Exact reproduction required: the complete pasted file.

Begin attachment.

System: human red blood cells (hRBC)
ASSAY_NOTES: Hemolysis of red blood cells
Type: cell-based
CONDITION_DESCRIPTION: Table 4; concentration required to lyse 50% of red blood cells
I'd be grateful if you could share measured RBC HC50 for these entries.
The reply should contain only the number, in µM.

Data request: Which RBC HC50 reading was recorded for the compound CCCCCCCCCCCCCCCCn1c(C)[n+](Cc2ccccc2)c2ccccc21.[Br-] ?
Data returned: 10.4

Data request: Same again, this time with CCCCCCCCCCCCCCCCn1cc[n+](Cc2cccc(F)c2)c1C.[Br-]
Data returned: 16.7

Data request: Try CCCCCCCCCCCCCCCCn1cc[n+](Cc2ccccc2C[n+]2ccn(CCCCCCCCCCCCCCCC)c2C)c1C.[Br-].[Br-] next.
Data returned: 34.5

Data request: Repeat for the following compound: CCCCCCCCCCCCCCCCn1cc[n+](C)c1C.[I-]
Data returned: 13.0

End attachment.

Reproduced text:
System: human red blood cells (hRBC)
ASSAY_NOTES: Hemolysis of red blood cells
Type: cell-based
CONDITION_DESCRIPTION: Table 4; concentration required to lyse 50% of red blood cells
I'd be grateful if you could share measured RBC HC50 for these entries.
The reply should contain only the number, in µM.

Data request: Which RBC HC50 reading was recorded for the compound CCCCCCCCCCCCCCCCn1c(C)[n+](Cc2ccccc2)c2ccccc21.[Br-] ?
Data returned: 10.4

Data request: Same again, this time with CCCCCCCCCCCCCCCCn1cc[n+](Cc2cccc(F)c2)c1C.[Br-]
Data returned: 16.7

Data request: Try CCCCCCCCCCCCCCCCn1cc[n+](Cc2ccccc2C[n+]2ccn(CCCCCCCCCCCCCCCC)c2C)c1C.[Br-].[Br-] next.
Data returned: 34.5

Data request: Repeat for the following compound: CCCCCCCCCCCCCCCCn1cc[n+](C)c1C.[I-]
Data returned: 13.0